Cat flap training does seem to be a problem area, one of mine took a year to learn how to use it, she would happily go through it if it was held open but would never push it open herself. Then we were trying to get her in to a carrier for her annual booster and she was panicking when were trying to pick her up. The cat flap had been locked and a board put in front of it, while she had never used it we were taking another cat as well and had done it to stop him running off out. We eventually gave up with her and decided to just take the one, I took the board away, unlocked the flap and the next thing I knew she was down the bottom of the garden. I did leave it with a peg holding it open so she could get back in, but after that she happily used it to come and go. Not a lot of help i know and not a technique I would suggest you try, but I do think she will use it when she wants to. Maybe try putting a peg on it to hold it open while you are around and she will learn she can go out of it, she obviously already knows how to open it which was the problem mine had she wouldn't push it hard enough.

As for them running around and into things that is partly just being kittens, but if they are old enough to be spayed they should be getting over that stage (unless you live somewhere where they are willing to spay young). Freyja (the cat who wouldn't use the flap) also has a tendency to panic if you meet her when she is moving around, we have learnt to freeze the moment she sees us, she then has time to sort herself out and decide where she wants to go to hide and get away from us. We have had her 4 years and if she is just about to come up the stairs as we are starting to come down now, as long as we stay perfectly still she will decide to run up and past us as opposed to back tracking and hiding somewhere.

I know little of Freyja's background, she was found in a tiny box, taped shut when she was about 3 months old, I suspect she has been badly treated, totally unsocialised, or possibly both. When I got her she was about 6 months old. It was months before I could even touch her. Four years on and I can't pick her up, I have to scruff her to put her into a carrier to get her to the vets I have one chance to get it right otherwise it is about a month before i can try again. Even putting on a spot on flea treatment is tricky, trying to retrain her panics her, she is now happy to come and have a fuss while i'm sat reading on the bed so I can occasionally sneak it on then.

In the end only you can decide if you are the right home for them, ferals, semi ferals or just ones that haven't had a good start in life are a lot harder work than a happy house cat, but when they do come around they are incredibly rewarding. The first time I got to scratch Freyja behind the ears was a wonderful feeling but such a little thing that most can not understand what a milestone it was. If you can make your home a place where Lilith and Mavis feel save, and learn that you aren't a threat to them, then I am sure they will be a great pair of cats for you. However if you do not feel you have the experience or the time needed to take care of the pair then talk to the charity and explain the situation and another home could be found for them, some of us enjoy the challenge cats like yours bring. Certainly don't be put off having cats, if you do decide they are better returned then maybe talk to the charity and see if they have another pair, possibly adult cats that would suit your experience and lifestyle better, I'm sure they would be more than happy to help.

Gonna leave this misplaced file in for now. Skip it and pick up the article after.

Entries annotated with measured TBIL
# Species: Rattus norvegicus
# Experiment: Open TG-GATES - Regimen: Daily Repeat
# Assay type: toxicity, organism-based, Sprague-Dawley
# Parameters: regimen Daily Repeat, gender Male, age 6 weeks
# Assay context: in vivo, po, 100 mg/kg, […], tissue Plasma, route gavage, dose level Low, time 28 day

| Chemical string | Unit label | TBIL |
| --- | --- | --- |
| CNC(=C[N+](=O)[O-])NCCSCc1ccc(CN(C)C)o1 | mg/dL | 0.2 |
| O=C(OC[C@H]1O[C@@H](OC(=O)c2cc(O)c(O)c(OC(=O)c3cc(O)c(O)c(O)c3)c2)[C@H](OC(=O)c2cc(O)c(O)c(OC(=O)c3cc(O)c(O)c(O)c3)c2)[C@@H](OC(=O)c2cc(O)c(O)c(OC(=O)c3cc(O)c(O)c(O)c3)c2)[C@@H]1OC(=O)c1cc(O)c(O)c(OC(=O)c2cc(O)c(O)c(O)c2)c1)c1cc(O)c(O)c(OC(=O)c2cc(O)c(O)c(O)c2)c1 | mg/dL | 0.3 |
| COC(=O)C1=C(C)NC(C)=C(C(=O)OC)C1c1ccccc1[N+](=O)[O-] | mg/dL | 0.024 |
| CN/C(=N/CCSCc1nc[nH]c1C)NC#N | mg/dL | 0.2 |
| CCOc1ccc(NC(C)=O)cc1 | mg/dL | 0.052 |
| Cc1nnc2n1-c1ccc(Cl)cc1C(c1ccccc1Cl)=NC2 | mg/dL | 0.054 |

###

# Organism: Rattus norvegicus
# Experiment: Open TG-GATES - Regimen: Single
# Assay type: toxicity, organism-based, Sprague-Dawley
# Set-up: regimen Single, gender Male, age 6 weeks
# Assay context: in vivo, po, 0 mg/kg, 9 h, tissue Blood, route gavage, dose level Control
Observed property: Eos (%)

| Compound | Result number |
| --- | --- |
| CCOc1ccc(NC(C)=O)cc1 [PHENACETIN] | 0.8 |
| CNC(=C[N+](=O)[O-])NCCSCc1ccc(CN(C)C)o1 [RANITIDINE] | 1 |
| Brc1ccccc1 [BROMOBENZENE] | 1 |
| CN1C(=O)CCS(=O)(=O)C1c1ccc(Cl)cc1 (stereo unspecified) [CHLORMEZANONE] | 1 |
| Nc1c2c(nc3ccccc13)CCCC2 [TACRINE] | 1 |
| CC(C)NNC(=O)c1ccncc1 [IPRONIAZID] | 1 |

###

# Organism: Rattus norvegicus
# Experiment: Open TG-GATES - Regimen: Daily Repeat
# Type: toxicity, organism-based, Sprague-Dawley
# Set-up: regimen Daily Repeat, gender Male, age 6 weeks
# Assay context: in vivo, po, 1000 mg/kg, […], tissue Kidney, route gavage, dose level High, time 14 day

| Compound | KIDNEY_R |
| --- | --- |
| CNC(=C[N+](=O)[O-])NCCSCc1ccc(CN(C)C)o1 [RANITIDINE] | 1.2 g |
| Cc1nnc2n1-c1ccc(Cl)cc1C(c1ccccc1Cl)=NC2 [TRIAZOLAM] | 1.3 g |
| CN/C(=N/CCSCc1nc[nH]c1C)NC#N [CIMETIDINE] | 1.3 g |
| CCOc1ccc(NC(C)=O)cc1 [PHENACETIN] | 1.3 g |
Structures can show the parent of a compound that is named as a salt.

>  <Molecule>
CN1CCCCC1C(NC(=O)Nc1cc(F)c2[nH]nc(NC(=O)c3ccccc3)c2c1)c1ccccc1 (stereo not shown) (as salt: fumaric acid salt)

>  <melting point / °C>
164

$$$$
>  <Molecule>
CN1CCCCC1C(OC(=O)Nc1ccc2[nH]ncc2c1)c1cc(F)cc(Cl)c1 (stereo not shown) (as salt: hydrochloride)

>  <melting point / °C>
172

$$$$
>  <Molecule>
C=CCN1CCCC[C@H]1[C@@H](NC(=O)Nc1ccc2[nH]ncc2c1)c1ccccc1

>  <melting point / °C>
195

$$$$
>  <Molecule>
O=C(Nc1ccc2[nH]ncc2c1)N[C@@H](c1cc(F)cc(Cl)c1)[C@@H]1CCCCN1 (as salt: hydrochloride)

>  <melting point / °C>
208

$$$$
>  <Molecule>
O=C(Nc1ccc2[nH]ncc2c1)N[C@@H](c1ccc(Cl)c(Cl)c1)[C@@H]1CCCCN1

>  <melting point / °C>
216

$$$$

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Kay
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Re: Is it the right thing to re-home my kittens

Post by Kay » Wed May 15, 2019 9:35 am

I can't add anything really to Ruth's excellent advice, but just wanted to say that however it may seem as neither cat has chosen to wander off they must see your home as their home, and that is a good start on which to build

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Lilith
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Re: Is it the right thing to re-home my kittens

Post by Lilith » Wed May 15, 2019 12:12 pm

Hi and welcome :)

Oh and a fellow-Lilith too! :D

I can sympathise - I dread visitors too lol.

Loads of good advice already but would just like to add, I too have an aggressive cat, who joined me as a misfit adolescent and will still bite and puncture me if I do anything wrong, like stroke the wrong ear ... and she's always had a home and came from a mother with a home (whatever fathered her I dread to think lol.) You just do get these nervous cats and my philosophy is to love them and leave them alone ... and they'll start following you, and possessing you, and ... being right little nuisances :)

On the other hand I've had ferals who've moved in and become big softies. Ferals can be the worst for their home comforts.

I talk to my Molly a lot. I think they like to hear a human voice, you know, just wittering reassuringly on. Lol, tough, if not. She's nearly eight now - and she's only just allowing me to stroke her face. Other than that, she possesses me. Like the proverbial rat, she's always only feet away.

Good luck with the girls and whatever you decide and fusses to little Lilith and Mavis, if they'll let you :)